See additional coverage: San Francisco Business Times
Patients’ costs skyrocket; specialists’ incomes soar, The New York Times
The incomes of specialists in dermatology, gastroenterology and oncology increased by at least 50 percent between 1995 and 2012. Observers say that some practices, such as performing more services that are particularly lucrative, have led to increases in patients’ medical bills. Dr. Steven Schroeder, a professor at UC San Francisco and the chairman of the National Commission on Physician Payment Reform, is quoted.
Brown highlights ACA, medical research in State of State speech, California Healthline
In his State of the State address on Wednesday, Gov. Jerry Brown discussed California’s future health care costs and the state’s booming medical research industry. Brown noted that four of the world’s leading academic bioscience centers are located in California at: UCSF and Berkeley, UCLA, Stanford, and UC San Diego.
This program was bigger than Covered California. Why did we ignore it?, California Healthline
More than 625,000 people have enrolled in Covered California, state officials announced on Tuesday. “Milestone enrollment numbers,” blared a press release for the insurance exchange. No other state comes close. So it’s all the more puzzling that nearly no one fussed over another huge figure: the 680,000-plus residents who signed up for the state’s Low Income Health Plan — perhaps the biggest element of Obamacare that got the smallest share of attention. UCLA’s Gerald Kominski and Dylan Roby are quoted.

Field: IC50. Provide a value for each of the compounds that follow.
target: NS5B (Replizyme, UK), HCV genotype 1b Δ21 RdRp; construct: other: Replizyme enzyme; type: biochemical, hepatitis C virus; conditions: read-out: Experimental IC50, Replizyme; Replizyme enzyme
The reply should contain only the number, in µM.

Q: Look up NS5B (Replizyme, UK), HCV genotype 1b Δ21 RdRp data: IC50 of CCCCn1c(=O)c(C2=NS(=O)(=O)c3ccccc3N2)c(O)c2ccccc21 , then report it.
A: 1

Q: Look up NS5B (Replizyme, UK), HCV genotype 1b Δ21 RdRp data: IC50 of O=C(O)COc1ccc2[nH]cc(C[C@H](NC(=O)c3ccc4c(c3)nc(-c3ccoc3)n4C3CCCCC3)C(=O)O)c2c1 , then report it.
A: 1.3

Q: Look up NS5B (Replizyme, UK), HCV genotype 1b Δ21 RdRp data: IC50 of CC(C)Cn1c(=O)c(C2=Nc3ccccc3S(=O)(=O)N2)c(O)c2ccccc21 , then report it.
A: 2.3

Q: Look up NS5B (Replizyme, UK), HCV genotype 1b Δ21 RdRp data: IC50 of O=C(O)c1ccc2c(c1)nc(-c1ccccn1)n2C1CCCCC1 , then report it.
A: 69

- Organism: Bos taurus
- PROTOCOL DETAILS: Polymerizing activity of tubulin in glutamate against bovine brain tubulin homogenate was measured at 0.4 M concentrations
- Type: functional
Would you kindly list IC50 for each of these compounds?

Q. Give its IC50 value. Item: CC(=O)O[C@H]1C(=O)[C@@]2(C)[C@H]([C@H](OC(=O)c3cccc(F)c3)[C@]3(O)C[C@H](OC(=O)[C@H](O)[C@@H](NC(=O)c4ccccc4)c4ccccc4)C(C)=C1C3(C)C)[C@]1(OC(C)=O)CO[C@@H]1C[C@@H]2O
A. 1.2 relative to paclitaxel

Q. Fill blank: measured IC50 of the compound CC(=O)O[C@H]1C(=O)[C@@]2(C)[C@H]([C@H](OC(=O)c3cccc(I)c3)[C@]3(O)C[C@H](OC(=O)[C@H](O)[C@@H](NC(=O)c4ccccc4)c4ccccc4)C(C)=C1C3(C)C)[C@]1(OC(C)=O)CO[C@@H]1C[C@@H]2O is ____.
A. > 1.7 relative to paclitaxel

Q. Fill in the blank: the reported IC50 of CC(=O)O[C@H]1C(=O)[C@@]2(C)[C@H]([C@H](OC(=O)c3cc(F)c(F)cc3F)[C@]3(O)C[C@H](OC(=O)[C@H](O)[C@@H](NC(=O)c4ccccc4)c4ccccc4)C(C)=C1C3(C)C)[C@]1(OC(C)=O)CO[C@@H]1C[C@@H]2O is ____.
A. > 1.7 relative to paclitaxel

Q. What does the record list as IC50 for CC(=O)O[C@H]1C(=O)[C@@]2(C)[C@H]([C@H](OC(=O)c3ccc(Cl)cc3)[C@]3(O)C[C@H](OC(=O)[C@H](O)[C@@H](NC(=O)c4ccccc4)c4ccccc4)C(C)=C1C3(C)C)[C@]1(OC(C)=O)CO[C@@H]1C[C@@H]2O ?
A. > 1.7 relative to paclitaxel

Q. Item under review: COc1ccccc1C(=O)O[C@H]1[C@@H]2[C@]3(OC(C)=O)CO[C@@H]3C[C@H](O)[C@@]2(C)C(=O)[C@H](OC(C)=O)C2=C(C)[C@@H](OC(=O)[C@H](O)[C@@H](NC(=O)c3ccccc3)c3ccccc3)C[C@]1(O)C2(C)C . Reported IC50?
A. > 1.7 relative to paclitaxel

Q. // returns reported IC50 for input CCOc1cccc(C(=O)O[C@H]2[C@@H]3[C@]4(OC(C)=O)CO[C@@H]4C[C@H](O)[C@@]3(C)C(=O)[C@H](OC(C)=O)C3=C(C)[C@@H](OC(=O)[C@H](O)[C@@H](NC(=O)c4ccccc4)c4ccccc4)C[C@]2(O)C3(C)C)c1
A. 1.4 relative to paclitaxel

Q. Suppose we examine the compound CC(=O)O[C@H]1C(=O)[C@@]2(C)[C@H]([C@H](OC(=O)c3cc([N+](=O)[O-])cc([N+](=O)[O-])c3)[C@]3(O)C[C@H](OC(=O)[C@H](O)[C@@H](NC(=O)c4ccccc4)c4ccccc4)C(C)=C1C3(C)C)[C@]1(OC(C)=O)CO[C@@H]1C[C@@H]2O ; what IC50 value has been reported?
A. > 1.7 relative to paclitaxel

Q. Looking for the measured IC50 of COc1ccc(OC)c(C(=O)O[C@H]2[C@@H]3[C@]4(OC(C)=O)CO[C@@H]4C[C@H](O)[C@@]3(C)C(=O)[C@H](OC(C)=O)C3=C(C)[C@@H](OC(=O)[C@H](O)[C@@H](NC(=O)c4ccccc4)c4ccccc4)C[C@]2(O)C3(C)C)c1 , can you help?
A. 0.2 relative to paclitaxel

Dylan Roby, assistant professor of health policy and management at the UCLA School of Public Health, discusses “narrow networks”—the trend by insurance companies to only offer a few health care providers to people enrolling in the Affordable Care Act.
This story about patient-centered medical homes mentions that a study from UCLA and the University of Southern California in 2013 showed success of PCMHs even in an urban, safety-net setting.
UC Berkeley hires Tang Eye Center boss to lead optometry school clinic, San Francisco Business Times
The School of Optometry at UC Berkely chose Christine Wilmer, who runs the Tang Eye Center on campus, to become clinic director and associate dean for clinical affairs starting July 1. To help her get up to speed while current boss Edward Revelli is still on the job, Wilmer will become assistant clinic director March 10 and will step into the top job when Revelli retires at the end of the fiscal year.
Study takes new look at gun access and risk of homicide, suicide, Los Angeles Times
A UC San Francisco analysis of previous studies finds that those with a firearm at hand are almost twice as likely to be killed and three times as likely to kill themselves.